As starvation and death plunge the Syrian mountain town of Madaya into despair, a mother fights to keep her family alive. Since the town is under siege by the Assad regime, access to fuel, food, and electricity is extremely limited. Except for the occasional humanitarian aid truck, no one can enter; no one can leave. Even journalists have been unable to enter since the siege began; Assad’s regime is operating a complete media blackout. But that doesn’t mean that the story of Madaya can’t be told. During two weeks in January, ABC News communicated via text messages and phone calls to get first-hand descriptions of what conditions in Madaya are like from a woman nicknamed “Madaya Mom” and her family, and now ABC News journalists Xana O’Neil and Rym Montaz and Marvel Comics illustrator Dalibor Talajic have teamed up to tell the story of a family (who remains nameless for their own protection) struggling for survival in an online graphic documentary available to read here.
Of course it isn’t the first graphic novel to illustrate a real-life story of suffering and war - you may already be familiar with Art Spiegelman’s award-winning graphic novel Maus, which illustrated Spiegelman’s father’s experiences as a Polish Jew during the Holocaust, Emmanuel Guibert’s The Photographer: Into War-Torn Afghanistan with Doctors Without Borders, which told of the realities of life in Afghanistan in 1986, and Marjane Satrapi’s autobiographical work Persepolis, which told the story of a young Muslim girl growing up in Iran during and after the Islamic revolution. But Madaya Mom is happening now, as we read, which makes it all the more tragic, and she’s a very relatable heroine. In “An Inside Look at the Making of Madaya Mom” ABC journalist Rym Momtaz says that Madaya Mom is “a housewife who...gives a voice to her people...quite anxious about being a whistleblower in a city which is besieged. She’s a woman in her early 30s who has five children that she has to care for. Every day she has to worry about where her next meal is literally coming from.”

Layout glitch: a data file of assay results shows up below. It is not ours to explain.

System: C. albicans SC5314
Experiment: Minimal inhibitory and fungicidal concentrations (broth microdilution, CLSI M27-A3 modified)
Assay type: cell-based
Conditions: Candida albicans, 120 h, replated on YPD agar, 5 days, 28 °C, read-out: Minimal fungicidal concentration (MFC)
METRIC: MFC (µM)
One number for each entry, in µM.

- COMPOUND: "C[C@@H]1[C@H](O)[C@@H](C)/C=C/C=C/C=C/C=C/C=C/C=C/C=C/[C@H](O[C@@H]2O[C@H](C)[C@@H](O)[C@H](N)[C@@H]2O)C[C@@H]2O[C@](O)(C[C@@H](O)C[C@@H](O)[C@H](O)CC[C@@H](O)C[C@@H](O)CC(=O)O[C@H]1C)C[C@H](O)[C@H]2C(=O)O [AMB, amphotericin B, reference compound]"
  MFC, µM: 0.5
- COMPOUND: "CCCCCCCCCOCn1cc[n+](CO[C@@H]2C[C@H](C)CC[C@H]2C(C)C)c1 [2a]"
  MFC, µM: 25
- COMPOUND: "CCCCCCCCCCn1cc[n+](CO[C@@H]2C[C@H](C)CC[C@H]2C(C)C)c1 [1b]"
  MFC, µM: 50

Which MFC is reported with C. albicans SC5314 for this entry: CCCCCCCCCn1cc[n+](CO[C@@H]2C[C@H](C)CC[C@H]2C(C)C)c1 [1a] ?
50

The story is, unsurprisingly, heartbreaking. In one full-panel illustration, Madaya Mom explains that she, her husband, and her five children attempt to fill their stomachs each morning and stave off hunger pangs by drinking mint or thyme tea from their small garden. In another, she recounts how her children became ill after eating humanitarian aid cans of food - their bodies had become so used to not eating that digestion made them sick. In Madaya, it’s become normal to see excruciatingly thin children fainting from hunger. None of this suffering has been artificially exaggerated; in January, the Guardian reported “Families are eating leaves, grasses and water flavoured with spices in the town of Madaya, where rice is sold by the gram because a kilogram costs as much as $250 (£170). Some have killed and eaten their pets.” The article goes on to report on how older children are sometimes pushed around in strollers because they are starving and too weak to walk. Many people, including children, have lost their limbs while trying to gather plants, even grass, to eat near minefields. They’ve burned their furniture just to keep warm against the harsh winter.